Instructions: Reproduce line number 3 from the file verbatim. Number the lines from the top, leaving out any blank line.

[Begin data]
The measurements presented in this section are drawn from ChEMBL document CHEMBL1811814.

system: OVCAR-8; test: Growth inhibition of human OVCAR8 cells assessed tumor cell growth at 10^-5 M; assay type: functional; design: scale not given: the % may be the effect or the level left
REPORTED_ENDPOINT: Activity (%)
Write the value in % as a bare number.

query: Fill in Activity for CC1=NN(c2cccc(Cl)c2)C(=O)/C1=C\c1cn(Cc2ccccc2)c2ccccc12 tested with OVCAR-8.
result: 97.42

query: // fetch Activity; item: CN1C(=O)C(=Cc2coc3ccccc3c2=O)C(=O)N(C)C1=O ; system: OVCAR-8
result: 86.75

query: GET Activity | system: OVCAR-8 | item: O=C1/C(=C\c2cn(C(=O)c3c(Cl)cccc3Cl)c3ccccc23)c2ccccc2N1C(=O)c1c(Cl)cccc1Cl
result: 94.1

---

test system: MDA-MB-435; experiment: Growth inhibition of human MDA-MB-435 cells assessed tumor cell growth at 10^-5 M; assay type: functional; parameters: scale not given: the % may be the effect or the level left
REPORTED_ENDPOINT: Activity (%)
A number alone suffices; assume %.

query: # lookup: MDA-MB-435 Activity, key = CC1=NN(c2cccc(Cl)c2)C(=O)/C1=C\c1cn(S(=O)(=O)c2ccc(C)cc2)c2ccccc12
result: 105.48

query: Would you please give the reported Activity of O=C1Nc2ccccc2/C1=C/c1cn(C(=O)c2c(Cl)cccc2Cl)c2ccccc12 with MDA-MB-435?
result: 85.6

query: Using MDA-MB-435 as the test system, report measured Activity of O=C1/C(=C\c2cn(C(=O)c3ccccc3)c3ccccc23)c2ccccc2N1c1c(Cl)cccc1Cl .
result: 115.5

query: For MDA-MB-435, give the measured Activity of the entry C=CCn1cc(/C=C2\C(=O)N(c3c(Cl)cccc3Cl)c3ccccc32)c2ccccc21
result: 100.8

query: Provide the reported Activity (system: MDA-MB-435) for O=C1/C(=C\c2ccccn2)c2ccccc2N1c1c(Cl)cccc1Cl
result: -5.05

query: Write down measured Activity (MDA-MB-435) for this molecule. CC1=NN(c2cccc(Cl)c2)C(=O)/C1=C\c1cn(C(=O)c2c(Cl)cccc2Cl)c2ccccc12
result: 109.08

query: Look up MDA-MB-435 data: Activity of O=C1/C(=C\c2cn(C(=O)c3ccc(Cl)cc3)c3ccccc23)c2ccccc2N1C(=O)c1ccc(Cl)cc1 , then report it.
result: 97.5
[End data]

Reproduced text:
REPORTED_ENDPOINT: Activity (%)